Field Services staff
Dr. Troy Brick, ISU Veterinary Field Services Clinician, talks with Tiffany Magstadt, Veterinary Field Services, who coordinates calls from livestock producers and emergency responders. Kristin Skoland, coordinator for the ISU Swine Medicine Education Center, reviews paperwork from a previous farm call. Photo: Christopher Gannon
Emergency Response

The call comes early in the morning. Local emergency responders have requested assistance with an accident involving a livestock trailer. Two veterinary trucks are dispatched loaded with equipment, driven by clinicians with a variety of expertise and veterinary students riding along ready to help.

The veterinary field services unit at Iowa State University’s College of Veterinary Medicine receives two to three calls for assistance a year and each one never the same. “The college has assisted emergency responders when trailers have been stuck in snowstorms, when trailers have mechanical difficulties with animals aboard, and when there’s been an accident” said Dr. Troy Brick (’02), field services clinician.

Responding to these types of calls is something that the college, and Brick, believes is an important part of its mission to serve the community. The calls also serve as valuable, real-life training for veterinary students who, in turn, may have an opportunity to use the experience in their own communities after graduation.

Teachable Moments
Brick says that the objectives for these calls are the same as any practitioner has when responding to a call. “We must ensure the safety of the responders as well as the health and welfare of the animals.” Evaluate the situation and decide how to manage it.

Those objectives can be taught in the classroom. But, many lessons come only through experience. For instance, the magnitude and sense of urgency of a livestock trailer accident involving multiple animals can’t be recreated in the classroom.

In these situations, the minutes are ticking. “And, the number one limiting factor is time, and time becomes mortality,” says Dr. Locke Karriker, professor and director of the ISU’s Swine Medicine Education Center. “We teach the students that if you stay calm, you can help the pigs faster than if you rush around. Hurried is not the same as fast; and frantic is never fast.”

Hazards and More Hazards
Most students have never been part of a mobile response team, so Karriker tries to prepare them for what they might encounter as they drive to the scene. “Sometimes, the scene can be emotionally challenging and the severity and type of injuries might be surprising. Often, there are stressed animals that are going to react behaviorally and physiologically in different ways than they would normally.”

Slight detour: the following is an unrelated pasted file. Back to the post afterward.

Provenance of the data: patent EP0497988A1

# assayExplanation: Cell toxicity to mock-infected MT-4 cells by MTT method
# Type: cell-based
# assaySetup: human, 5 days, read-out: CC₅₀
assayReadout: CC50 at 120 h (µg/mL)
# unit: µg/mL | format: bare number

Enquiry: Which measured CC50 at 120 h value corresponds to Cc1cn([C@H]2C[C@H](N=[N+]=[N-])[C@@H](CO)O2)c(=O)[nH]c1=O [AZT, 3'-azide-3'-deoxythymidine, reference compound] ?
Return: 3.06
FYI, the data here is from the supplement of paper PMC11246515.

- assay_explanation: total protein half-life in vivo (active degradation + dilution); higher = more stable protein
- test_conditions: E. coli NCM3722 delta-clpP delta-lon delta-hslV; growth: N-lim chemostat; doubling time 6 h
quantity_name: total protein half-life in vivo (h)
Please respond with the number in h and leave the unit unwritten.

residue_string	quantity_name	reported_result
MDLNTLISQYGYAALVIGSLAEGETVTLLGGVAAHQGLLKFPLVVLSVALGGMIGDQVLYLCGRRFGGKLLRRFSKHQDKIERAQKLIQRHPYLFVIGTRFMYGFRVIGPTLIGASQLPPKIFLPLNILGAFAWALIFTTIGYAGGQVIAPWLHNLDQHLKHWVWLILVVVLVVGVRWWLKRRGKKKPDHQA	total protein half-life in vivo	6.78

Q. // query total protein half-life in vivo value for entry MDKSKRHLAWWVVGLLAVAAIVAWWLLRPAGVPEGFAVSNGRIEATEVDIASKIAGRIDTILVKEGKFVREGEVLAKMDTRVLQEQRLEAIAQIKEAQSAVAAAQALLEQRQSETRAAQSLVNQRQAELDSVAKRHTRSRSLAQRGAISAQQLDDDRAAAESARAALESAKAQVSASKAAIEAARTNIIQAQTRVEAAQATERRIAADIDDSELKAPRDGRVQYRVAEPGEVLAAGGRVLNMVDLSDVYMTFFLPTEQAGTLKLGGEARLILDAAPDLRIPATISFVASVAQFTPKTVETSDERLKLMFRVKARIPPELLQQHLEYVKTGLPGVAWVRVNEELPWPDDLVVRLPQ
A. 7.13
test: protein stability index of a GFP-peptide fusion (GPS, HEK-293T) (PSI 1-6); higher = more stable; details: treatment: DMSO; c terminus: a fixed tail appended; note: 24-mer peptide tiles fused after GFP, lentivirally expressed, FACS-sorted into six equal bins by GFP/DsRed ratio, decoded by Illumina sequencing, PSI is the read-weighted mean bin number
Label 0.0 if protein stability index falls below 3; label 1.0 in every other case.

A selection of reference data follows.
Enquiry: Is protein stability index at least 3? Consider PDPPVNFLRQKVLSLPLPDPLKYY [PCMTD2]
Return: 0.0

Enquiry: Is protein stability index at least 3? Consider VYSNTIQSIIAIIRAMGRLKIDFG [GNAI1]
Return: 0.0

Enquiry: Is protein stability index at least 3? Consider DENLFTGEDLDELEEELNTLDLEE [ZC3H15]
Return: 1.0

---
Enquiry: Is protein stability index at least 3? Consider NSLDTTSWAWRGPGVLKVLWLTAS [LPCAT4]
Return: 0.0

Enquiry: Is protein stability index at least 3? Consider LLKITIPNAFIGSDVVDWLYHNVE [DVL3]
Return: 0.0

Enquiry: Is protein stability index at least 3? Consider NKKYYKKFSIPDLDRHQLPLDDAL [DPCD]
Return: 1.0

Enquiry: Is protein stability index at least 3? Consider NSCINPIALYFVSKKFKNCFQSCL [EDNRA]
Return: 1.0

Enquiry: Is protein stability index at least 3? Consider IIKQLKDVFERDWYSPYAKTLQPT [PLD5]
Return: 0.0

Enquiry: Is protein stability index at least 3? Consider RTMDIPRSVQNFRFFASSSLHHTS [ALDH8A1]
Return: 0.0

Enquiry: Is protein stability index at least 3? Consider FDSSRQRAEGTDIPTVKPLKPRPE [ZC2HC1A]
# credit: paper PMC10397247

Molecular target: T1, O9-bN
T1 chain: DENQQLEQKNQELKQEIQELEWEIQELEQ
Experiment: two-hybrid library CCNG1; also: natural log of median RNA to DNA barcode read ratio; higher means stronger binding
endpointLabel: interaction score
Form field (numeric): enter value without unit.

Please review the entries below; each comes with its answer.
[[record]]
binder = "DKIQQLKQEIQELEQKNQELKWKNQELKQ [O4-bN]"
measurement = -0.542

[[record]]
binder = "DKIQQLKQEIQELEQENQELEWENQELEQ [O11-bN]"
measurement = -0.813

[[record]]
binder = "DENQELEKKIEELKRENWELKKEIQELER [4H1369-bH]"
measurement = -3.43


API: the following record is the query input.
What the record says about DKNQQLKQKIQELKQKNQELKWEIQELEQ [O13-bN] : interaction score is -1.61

He also goes over safety protocols, reminding the students to be “situationally aware” as they are moving around the scene. “It’s easy to get caught up in the situation and not see potential dangers, such as passing vehicles or an unstable gate inside the trailer,” he said.

Next, Karriker goes over the order of operations. “We’ll first need to get all of the mobile animals off as fast as we can so we can tend to the ones that may be stuck or injured.” Often, the veterinary response team has a stock trailer in tow. This trailer is equipped with panels and other equipment that will help them to safely off load animals, and subsequently serve as a holding area and transport vehicle for the uninjured.

Collegiality and Cooperation
In any emergency incident, you want calmness to prevail. And, most important, you want everyone to work together. “When we arrive, there may be firefighters and police, as well as other emergency personnel already on the scene,” Brick says. “It’s an important take-away for the students to see how well we work together with the other agencies.”

Karriker says most of our students have not had interactions with the police, other than perhaps getting a traffic ticket. “Here, the students walk with us to the officers to talk strategy.” The students also see colleagues working well with each other. “No one is a specialist in trailer accidents,” Karriker said.  

“I came to ISU because we have every resource, and everyone works together extremely well,” Brick adds. “We’re always willing and able to help our clients and the public. I’m happy to help out in whatever way is needed — maybe it’s rounding up loose cattle, or maybe it’s carrying equipment to where it’s needed.”

“Survival of the veterinary profession and the livestock industry is always dependent on people helping each other across disciplines,” Karriker said. “Getting a chance to demonstrate that for a day is an important lesson for our students.”

July 2016